The latest global report on the climate and health crisis was released this week, underscoring the critical urgency of stepping up climate action, as Australia made some long overdue steps towards national action on climate and health in the Albanese Government’s first budget.
Melissa Sweet writes:
The world is on track for catastrophic global warming and nations must urgently boost mitigation and adaptation efforts, according to the latest annual report in The Lancet Countdown series.
Existing policies put the world on track to reaching 2·4–3·5°C above pre-industrial times by 2100, with a 48 percent chance that the 1·5°C threshold proposed in the Paris Agreement will be exceeded within five years, the report says.
It says “the grossly insufficient decarbonisation, compounded by geopolitical conflict, has made it vastly more challenging to limit the temperature rise to 1·5°C, and the window of opportunity to limit the temperature rise is rapidly closing”.
“In its seventh iteration, the 2022 report of the Lancet Countdown shows the direst findings yet,” write 99 experts from 51 collaborating organisations. The report provides an independent assessment of progress towards the goals of the Paris Agreement, investigating progress on 43 indicators.
“After 30 years of UNFCCC [United Nations Framework Convention on Climate Change] negotiations, the Lancet Countdown indicators show that countries and companies continue to make choices that threaten the health and survival of people in every part of the world.”
As oil and gas companies are registering record profits, their production strategies continue to undermine people’s lives and wellbeing, the report says.
“At 1·1°C of heating, climate change is increasingly undermining every pillar of good health and compounding the health impacts of the current COVID-19 pandemic and geopolitical conflicts.”
The experts warn that the world is at “a critical juncture”, and urge countries to take a health-centred response to climate and other crises.
“With countries facing multiple crises simultaneously, their policies on COVID-19 recovery and energy sovereignty will have profound, and potentially irreversible consequences for health and climate change.”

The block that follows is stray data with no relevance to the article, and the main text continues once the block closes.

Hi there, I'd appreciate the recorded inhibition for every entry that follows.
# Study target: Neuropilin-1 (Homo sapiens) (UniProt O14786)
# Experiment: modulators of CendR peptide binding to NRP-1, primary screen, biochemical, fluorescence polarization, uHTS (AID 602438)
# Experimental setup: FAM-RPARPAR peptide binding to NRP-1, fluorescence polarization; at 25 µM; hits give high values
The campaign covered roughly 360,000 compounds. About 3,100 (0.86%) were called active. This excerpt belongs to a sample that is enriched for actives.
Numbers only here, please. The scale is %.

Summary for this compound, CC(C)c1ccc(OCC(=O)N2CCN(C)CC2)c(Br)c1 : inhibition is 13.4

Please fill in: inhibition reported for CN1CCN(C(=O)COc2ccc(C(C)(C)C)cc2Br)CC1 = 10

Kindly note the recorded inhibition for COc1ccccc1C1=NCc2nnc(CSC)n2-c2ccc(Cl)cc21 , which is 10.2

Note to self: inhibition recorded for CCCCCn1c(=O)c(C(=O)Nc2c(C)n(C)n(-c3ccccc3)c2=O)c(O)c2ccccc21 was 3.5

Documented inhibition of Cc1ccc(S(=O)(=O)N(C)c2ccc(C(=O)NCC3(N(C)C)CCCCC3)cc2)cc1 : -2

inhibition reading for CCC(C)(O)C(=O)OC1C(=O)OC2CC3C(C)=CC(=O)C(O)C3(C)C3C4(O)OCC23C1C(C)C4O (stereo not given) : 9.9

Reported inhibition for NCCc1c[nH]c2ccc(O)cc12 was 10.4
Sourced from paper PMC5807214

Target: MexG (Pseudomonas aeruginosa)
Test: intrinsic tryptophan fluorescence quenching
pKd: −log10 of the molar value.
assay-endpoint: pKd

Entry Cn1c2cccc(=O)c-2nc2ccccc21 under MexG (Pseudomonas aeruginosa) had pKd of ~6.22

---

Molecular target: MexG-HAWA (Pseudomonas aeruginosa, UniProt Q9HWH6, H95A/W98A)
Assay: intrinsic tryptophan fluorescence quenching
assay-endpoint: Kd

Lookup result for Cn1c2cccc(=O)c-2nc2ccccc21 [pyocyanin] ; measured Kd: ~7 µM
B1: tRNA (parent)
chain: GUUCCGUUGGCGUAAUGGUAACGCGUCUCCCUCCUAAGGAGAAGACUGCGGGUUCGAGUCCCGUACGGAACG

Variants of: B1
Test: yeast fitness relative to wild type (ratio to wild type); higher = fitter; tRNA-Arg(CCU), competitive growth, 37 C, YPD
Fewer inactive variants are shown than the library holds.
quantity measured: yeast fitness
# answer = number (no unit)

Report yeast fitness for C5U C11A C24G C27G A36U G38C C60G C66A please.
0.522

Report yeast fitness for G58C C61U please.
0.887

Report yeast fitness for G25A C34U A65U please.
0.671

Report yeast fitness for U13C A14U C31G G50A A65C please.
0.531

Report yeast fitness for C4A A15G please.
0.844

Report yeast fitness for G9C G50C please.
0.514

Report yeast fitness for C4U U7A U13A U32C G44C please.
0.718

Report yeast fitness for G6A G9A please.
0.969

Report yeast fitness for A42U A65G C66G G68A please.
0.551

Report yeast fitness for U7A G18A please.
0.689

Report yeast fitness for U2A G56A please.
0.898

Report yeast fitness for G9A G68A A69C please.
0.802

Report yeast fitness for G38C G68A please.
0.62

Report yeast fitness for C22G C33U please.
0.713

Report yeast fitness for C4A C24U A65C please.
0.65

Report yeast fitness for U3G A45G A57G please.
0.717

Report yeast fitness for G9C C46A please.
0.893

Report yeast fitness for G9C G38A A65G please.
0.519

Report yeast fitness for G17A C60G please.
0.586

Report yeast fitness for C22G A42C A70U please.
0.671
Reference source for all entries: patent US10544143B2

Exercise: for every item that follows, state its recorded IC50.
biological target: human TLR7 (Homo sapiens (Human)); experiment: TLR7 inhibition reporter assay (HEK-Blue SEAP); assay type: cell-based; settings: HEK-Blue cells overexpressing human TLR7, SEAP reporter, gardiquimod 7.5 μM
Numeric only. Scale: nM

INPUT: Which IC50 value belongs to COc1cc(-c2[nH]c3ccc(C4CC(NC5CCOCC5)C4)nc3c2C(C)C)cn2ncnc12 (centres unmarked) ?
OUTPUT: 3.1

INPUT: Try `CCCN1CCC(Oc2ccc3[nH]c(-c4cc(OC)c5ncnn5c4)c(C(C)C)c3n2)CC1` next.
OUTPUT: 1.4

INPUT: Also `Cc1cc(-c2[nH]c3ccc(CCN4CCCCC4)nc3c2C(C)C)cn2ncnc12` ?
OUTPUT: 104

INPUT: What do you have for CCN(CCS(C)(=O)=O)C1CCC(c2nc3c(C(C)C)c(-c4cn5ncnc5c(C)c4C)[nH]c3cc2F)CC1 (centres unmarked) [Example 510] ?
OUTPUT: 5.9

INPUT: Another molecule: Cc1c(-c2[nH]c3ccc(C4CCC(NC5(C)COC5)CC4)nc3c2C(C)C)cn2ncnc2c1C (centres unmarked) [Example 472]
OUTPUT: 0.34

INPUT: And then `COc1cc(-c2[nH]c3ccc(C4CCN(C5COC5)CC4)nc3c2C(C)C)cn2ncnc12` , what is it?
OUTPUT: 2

The report urges governments to redirect support from subsidising fossil fuels to low-carbon power generation, health protection, public health promotion, and healthcare.
“Fossil fuel dependence is not only undermining global health through increased climate change impacts, but also affects human health and wellbeing directly, through volatile and unpredictable fossil fuel markets, frail supply chains, and geopolitical conflicts,” it says.
Accelerated climate action would deliver cascading benefits, with more resilient health, food, and energy systems, and improved security, minimising the health impact of health shocks.
“With the world in turmoil, putting human health at the centre of an aligned response to these concurrent crises could represent the last hope of securing a healthier, safer future for all.”
The experts say the COVID-19 response showed that decision makers in higher income countries are willing and able to rapidly raise and allocate vast sums of public money to tackle what they perceive as a clear and present danger to the health of their population and economy.
By contrast, the paucity of international climate finance revealed that climate change “is not yet viewed as a crisis by the decision makers who could most effectively address it”.
“With the window of opportunity for keeping temperatures below 1·5°C rapidly closing, averting the catastrophic health impacts of climate change depends now on political will,” says the report.